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Father Goriot / Le Père Goriot
Honoré de Balzac
Learn French with bilingual novels: Listen to a chapter in both languages, one after the other, and quickly improve your understanding.
Father Goriot is an 1835 novel by French novelist and playwright Honoré de Balzac (1799–1850), included in the Scènes de la vie privée section of his novel sequence La Comédie humaine. Set in Paris in 1819, it follows the intertwined lives of three characters: the elderly doting Goriot, a mysterious criminal-in-hiding named Vautrin, and a naive law student named Eugène de Rastignac.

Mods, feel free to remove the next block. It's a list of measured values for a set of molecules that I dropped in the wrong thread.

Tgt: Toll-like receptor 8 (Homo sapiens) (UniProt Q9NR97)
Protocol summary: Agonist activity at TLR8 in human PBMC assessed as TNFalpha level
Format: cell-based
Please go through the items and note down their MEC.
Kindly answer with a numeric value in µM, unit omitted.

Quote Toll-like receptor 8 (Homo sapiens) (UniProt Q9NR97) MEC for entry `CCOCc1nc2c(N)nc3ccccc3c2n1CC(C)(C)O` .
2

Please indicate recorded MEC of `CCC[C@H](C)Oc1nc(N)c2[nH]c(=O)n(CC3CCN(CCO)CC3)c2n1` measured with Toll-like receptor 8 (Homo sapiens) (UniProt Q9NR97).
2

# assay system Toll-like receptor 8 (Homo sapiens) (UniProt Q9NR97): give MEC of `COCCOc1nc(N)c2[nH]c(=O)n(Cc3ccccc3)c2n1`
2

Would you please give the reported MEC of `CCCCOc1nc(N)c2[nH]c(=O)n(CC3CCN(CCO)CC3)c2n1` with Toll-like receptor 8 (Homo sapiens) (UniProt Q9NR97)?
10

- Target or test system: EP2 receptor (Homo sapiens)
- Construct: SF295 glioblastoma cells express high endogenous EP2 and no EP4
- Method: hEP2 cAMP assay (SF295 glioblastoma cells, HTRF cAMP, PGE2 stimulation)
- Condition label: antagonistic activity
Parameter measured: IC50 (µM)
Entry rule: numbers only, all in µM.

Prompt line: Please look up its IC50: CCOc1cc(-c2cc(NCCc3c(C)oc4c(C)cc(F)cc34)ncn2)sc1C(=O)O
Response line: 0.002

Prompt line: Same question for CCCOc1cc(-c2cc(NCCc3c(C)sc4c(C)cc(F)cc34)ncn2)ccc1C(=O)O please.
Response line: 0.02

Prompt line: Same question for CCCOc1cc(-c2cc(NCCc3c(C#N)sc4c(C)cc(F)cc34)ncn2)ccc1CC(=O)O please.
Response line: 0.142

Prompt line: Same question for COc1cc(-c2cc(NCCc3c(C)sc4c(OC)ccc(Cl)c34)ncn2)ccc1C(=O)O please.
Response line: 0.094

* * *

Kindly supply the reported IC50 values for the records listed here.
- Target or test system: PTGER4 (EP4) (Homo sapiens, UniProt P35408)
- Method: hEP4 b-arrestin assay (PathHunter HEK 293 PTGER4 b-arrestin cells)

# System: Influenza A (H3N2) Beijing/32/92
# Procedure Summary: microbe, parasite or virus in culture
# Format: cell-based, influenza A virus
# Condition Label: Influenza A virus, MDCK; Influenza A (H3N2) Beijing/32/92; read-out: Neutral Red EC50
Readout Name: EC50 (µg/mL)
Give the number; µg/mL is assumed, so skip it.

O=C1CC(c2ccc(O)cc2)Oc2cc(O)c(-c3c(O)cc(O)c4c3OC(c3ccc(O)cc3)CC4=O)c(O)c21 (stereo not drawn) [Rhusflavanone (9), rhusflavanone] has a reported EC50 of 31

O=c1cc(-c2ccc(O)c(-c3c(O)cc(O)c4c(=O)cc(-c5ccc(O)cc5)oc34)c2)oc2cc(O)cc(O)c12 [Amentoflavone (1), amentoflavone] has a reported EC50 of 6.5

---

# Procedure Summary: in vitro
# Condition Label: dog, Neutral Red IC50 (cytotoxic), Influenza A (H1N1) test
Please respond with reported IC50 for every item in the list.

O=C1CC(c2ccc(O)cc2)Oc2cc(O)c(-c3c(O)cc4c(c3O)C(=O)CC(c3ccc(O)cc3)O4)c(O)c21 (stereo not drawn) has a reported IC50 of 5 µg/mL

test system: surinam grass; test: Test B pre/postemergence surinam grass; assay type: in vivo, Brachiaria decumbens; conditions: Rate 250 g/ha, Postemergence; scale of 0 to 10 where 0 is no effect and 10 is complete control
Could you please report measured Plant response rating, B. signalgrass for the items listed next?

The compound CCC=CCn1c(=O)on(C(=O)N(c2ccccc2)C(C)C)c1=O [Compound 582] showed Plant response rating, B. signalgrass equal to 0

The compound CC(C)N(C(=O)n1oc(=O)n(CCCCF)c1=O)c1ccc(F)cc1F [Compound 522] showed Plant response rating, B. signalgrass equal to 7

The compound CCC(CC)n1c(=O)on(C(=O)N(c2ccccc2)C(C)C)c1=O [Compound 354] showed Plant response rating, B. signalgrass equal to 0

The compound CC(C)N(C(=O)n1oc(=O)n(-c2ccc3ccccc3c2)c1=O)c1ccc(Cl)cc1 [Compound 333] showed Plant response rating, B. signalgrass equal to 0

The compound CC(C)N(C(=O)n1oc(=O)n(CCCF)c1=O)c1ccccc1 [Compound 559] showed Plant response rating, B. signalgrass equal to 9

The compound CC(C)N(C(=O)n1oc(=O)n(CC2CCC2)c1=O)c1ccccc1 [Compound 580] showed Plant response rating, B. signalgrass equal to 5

Originally published in serial form during the winter of 1834–35, Le Père Goriot is widely considered Balzac's most important novel. It marks the first serious use by the author of characters who had appeared in other books, a technique that distinguishes Balzac's fiction. The novel is also noted as an example of his realist style, using minute details to create character and subtext.
The novel takes place during the Bourbon Restoration, which brought profound changes to French society; the struggle by individuals to secure a higher social status is a major theme in the book. The city of Paris also impresses itself on the characters – especially young Rastignac, who grew up in the provinces of southern France. Balzac analyzes, through Goriot and others, the nature of family and marriage, providing a pessimistic view of these institutions.
Translated by Ellen Marriage.